Extraordinary lives: portraits from a divided land. Photographs by Sophia Klaaste was held at the District Six Museum, Cape Town, March 19 – May 10, 2013 and was associated with the conference Land divided: land and South African society in 2013, in comparative perspective, (website) University of Cape Town, South Africa, 24–27 March 2013.
Klaase’s exhibition comprised 200 photographs from her collection. They were taken with simple disposable cameras, instamatics and latterly, digital cameras. One hundred and twenty of these images formed a frieze of ‘snap-shot’ sized prints - the same format in which they were originally intended to be viewed by Klaase and her subjects. These were arranged in a temporal sequence that allowed the viewer to follow the lives of Klaase’s sister, mother, friends, neighbours and herself over a 14 year period since 1999. Forty colour photographs were enlarged to A3 and hung in thematic groups. Her black and white images contrasted with those of her foster mother’s family album made in Paulshoek during the late 1930s, a comparison that revealed striking similarities in the social and cultural milieu of village life over the last 80 years as well as a comment on the global influences of media and youth culture that have penetrated this remote communal settlement.
Sophia Klaase first used a camera when she participated in a photography project in 1999 as part of a long-term study in the village of Paulshoek, a remote village in Namaqualand, part of South Africa’s sparsely populated Northern Cape. At the time, she was only sixteen years old, and eagerly exploring the limited outlets for her feral imagination and vivacious nature.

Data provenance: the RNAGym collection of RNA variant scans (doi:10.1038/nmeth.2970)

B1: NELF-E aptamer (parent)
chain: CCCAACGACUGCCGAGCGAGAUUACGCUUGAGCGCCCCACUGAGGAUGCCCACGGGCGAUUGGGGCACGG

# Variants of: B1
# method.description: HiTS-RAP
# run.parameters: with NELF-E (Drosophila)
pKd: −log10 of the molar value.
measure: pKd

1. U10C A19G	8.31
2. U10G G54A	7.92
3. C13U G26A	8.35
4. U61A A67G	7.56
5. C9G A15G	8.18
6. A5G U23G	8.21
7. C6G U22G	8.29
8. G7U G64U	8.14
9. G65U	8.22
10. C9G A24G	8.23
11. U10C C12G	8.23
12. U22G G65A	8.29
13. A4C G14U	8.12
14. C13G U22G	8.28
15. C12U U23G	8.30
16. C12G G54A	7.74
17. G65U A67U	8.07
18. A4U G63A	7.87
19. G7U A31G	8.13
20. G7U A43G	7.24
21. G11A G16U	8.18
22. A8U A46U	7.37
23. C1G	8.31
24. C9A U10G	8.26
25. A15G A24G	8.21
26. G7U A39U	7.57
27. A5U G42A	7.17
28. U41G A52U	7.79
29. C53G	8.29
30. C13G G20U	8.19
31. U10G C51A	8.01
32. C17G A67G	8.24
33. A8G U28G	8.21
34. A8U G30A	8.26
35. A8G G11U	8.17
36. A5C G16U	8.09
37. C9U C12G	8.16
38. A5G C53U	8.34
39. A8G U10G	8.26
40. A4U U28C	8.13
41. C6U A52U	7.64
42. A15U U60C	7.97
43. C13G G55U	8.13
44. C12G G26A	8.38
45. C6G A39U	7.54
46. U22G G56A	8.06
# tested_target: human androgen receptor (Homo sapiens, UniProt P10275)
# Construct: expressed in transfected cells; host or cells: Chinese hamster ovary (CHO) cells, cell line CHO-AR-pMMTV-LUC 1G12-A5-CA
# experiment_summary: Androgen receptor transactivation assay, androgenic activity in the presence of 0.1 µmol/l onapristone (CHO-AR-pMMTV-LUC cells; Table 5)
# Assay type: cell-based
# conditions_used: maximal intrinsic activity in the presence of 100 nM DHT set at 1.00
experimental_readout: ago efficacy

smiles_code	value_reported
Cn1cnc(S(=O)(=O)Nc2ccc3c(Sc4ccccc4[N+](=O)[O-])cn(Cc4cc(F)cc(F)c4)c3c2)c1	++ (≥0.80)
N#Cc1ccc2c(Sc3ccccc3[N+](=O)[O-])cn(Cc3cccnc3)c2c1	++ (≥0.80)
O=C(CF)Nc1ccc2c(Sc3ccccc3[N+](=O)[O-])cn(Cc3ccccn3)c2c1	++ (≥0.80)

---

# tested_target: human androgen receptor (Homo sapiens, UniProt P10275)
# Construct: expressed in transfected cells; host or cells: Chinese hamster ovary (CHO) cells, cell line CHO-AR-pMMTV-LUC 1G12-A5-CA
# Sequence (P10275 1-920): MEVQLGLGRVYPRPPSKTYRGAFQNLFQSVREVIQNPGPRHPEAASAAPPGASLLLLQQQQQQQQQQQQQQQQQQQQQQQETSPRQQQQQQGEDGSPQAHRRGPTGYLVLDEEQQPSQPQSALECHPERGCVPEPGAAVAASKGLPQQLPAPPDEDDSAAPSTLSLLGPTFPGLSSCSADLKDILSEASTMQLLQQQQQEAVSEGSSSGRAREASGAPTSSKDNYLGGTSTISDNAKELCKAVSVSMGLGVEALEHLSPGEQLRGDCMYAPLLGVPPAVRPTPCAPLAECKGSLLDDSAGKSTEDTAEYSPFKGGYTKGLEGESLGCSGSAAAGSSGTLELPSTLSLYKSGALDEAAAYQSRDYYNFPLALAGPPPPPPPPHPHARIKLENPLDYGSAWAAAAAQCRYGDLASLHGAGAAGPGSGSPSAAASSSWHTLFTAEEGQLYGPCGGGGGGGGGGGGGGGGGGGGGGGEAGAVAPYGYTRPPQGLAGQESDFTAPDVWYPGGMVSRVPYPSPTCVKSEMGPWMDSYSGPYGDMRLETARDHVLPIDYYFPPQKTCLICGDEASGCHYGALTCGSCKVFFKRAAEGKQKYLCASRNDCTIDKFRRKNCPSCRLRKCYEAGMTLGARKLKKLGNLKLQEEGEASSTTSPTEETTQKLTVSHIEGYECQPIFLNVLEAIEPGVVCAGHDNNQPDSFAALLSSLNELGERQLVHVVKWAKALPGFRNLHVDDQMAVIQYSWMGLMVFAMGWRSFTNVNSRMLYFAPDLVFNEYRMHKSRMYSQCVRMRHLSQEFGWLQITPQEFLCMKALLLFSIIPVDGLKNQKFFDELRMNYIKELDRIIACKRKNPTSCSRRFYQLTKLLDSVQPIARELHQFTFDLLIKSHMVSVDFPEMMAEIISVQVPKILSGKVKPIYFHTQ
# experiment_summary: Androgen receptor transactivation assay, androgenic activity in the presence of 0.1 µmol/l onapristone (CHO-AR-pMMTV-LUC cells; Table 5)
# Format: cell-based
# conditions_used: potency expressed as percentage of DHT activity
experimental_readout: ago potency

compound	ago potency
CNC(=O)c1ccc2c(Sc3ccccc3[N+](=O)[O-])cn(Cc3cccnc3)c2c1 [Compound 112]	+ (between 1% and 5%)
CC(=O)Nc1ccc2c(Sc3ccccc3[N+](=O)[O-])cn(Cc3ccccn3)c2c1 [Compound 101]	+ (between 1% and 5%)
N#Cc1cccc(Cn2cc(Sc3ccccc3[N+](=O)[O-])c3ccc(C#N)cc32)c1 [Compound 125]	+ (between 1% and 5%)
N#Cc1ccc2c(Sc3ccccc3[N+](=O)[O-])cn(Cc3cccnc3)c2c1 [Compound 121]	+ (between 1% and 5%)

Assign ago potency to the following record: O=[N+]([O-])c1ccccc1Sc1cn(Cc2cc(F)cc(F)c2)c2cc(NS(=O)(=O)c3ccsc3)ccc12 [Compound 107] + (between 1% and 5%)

Klaase has been making photographs ever since and today her collection consists of more than 1500 images. They record fourteen years of village life from the perspective of a young woman growing up in the ‘new’ South Africa, documenting family, friends, village events, daily chores and self-portraits that provide a poignant record of Sofia’s own passage into adulthood. Her images are often constructed tableau, posed and acted out as if the camera provided a stage for impromptu fantasies and playful inventions. It is evident that drugs and gang culture have found resonance with the youth of Paulshoek, and although HIV/AIDS has affected individuals in the village, it is rarely spoken of openly.
Namaqualand is generally considered to be a peripheral part of South Africa. It is inhabited by a small, highly scattered rural population depending upon a few towns and mining centres for services and administrative facilities. Sophia Klaase’s home village of Paulshoek in Namaqualand’s communal area of Leliefontein originated as an outpost for livestock herders in the early 20th century and now consists of about one hundred households. It is reached by way of a rough gravel road, 52 kilometres from Garies, the closest town. Paulshoek lies on the isolated eastern edge of the Kamiesberg massif, adjacent to the vast commercial sheep farms of Bushmanland and the nuclear waste dump of Vaalputs. (more…)